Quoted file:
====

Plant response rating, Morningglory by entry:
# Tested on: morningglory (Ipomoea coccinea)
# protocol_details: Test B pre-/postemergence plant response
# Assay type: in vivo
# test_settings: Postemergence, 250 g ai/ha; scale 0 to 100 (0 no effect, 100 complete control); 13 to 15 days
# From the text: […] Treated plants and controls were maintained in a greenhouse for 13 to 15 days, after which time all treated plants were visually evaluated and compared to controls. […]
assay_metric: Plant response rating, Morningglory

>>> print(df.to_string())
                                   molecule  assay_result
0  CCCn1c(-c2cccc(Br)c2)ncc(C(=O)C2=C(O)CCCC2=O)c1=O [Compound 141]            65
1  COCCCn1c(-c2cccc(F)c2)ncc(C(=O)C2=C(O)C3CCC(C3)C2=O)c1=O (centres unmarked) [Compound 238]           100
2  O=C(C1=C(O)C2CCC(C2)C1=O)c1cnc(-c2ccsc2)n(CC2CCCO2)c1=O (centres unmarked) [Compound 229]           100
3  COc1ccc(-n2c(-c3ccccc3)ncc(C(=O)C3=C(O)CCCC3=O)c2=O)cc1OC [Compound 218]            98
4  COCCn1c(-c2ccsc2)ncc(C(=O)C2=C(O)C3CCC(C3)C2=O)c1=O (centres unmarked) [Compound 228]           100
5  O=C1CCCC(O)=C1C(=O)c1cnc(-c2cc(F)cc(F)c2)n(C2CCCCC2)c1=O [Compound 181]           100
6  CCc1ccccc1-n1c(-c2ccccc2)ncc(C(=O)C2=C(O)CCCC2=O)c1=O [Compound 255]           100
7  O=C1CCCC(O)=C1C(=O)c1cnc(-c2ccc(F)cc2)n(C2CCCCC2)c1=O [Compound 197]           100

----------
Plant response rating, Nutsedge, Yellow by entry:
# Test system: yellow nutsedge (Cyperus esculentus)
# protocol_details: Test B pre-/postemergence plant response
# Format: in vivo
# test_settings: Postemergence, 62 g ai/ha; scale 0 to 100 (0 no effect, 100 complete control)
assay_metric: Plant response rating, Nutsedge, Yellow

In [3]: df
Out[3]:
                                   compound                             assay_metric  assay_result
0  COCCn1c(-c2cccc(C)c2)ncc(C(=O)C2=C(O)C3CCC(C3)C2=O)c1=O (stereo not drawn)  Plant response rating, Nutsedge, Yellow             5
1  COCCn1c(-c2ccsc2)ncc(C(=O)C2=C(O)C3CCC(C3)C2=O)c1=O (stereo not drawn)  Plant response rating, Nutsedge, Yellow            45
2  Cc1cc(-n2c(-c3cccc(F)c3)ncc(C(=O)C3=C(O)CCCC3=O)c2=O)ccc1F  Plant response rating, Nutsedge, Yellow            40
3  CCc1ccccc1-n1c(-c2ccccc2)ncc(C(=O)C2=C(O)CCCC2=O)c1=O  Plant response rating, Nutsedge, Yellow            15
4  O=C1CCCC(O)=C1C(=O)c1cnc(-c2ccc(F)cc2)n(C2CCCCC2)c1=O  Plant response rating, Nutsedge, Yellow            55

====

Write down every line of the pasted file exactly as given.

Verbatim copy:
Plant response rating, Morningglory by entry:
# Tested on: morningglory (Ipomoea coccinea)
# protocol_details: Test B pre-/postemergence plant response
# Assay type: in vivo
# test_settings: Postemergence, 250 g ai/ha; scale 0 to 100 (0 no effect, 100 complete control); 13 to 15 days
# From the text: […] Treated plants and controls were maintained in a greenhouse for 13 to 15 days, after which time all treated plants were visually evaluated and compared to controls. […]
assay_metric: Plant response rating, Morningglory

>>> print(df.to_string())
                                   molecule  assay_result
0  CCCn1c(-c2cccc(Br)c2)ncc(C(=O)C2=C(O)CCCC2=O)c1=O [Compound 141]            65
1  COCCCn1c(-c2cccc(F)c2)ncc(C(=O)C2=C(O)C3CCC(C3)C2=O)c1=O (centres unmarked) [Compound 238]           100
2  O=C(C1=C(O)C2CCC(C2)C1=O)c1cnc(-c2ccsc2)n(CC2CCCO2)c1=O (centres unmarked) [Compound 229]           100
3  COc1ccc(-n2c(-c3ccccc3)ncc(C(=O)C3=C(O)CCCC3=O)c2=O)cc1OC [Compound 218]            98
4  COCCn1c(-c2ccsc2)ncc(C(=O)C2=C(O)C3CCC(C3)C2=O)c1=O (centres unmarked) [Compound 228]           100
5  O=C1CCCC(O)=C1C(=O)c1cnc(-c2cc(F)cc(F)c2)n(C2CCCCC2)c1=O [Compound 181]           100
6  CCc1ccccc1-n1c(-c2ccccc2)ncc(C(=O)C2=C(O)CCCC2=O)c1=O [Compound 255]           100
7  O=C1CCCC(O)=C1C(=O)c1cnc(-c2ccc(F)cc2)n(C2CCCCC2)c1=O [Compound 197]           100

----------
Plant response rating, Nutsedge, Yellow by entry:
# Test system: yellow nutsedge (Cyperus esculentus)
# protocol_details: Test B pre-/postemergence plant response
# Format: in vivo
# test_settings: Postemergence, 62 g ai/ha; scale 0 to 100 (0 no effect, 100 complete control)
assay_metric: Plant response rating, Nutsedge, Yellow

In [3]: df
Out[3]:
                                   compound                             assay_metric  assay_result
0  COCCn1c(-c2cccc(C)c2)ncc(C(=O)C2=C(O)C3CCC(C3)C2=O)c1=O (stereo not drawn)  Plant response rating, Nutsedge, Yellow             5
1  COCCn1c(-c2ccsc2)ncc(C(=O)C2=C(O)C3CCC(C3)C2=O)c1=O (stereo not drawn)  Plant response rating, Nutsedge, Yellow            45
2  Cc1cc(-n2c(-c3cccc(F)c3)ncc(C(=O)C3=C(O)CCCC3=O)c2=O)ccc1F  Plant response rating, Nutsedge, Yellow            40
3  CCc1ccccc1-n1c(-c2ccccc2)ncc(C(=O)C2=C(O)CCCC2=O)c1=O  Plant response rating, Nutsedge, Yellow            15
4  O=C1CCCC(O)=C1C(=O)c1cnc(-c2ccc(F)cc2)n(C2CCCCC2)c1=O  Plant response rating, Nutsedge, Yellow            55